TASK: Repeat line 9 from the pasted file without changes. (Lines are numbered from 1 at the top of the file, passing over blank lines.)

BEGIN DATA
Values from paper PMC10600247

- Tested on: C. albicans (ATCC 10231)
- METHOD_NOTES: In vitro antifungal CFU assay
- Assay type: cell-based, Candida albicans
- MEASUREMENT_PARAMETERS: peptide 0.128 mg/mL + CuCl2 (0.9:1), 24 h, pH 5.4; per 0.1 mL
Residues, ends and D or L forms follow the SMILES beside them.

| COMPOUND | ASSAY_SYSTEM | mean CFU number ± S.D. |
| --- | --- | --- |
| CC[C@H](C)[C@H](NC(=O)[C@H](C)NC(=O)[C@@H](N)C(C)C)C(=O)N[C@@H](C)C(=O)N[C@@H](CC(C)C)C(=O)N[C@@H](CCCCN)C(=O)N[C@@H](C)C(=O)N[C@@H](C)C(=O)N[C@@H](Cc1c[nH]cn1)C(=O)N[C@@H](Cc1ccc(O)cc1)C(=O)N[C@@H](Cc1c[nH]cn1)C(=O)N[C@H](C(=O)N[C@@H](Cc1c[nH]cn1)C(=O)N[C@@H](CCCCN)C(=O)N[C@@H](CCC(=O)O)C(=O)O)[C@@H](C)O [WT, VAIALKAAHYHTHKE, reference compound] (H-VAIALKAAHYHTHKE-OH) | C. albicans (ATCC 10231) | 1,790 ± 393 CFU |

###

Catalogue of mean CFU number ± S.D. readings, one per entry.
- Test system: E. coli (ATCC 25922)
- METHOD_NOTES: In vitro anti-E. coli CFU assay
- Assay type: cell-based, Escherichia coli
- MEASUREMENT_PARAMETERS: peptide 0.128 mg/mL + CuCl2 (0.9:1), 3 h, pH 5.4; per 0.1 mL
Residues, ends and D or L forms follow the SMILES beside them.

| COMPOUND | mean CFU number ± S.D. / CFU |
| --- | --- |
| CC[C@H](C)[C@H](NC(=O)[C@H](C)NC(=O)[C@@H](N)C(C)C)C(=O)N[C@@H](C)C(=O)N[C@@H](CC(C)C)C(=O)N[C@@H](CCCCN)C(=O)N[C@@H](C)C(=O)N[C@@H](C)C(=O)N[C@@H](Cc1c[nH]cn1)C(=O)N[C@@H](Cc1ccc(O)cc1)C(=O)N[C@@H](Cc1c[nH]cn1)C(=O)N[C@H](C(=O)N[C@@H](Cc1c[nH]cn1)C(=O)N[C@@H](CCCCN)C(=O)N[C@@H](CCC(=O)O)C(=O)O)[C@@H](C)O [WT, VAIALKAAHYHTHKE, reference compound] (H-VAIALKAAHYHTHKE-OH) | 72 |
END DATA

| CC[C@H](C)[C@H](NC(=O)[C@H](C)NC(=O)[C@@H](N)C(C)C)C(=O)N[C@@H](C)C(=O)N[C@@H](CC(C)C)C(=O)N[C@@H](CCCCN)C(=O)N[C@@H](C)C(=O)N[C@@H](C)C(=O)N[C@@H](Cc1c[nH]cn1)C(=O)N[C@@H](Cc1ccc(O)cc1)C(=O)N[C@@H](Cc1c[nH]cn1)C(=O)N[C@H](C(=O)N[C@@H](Cc1c[nH]cn1)C(=O)N[C@@H](CCCCN)C(=O)N[C@@H](CCC(=O)O)C(=O)O)[C@@H](C)O [WT, VAIALKAAHYHTHKE, reference compound] (H-VAIALKAAHYHTHKE-OH) | C. albicans (ATCC 10231) | 1,790 ± 393 CFU |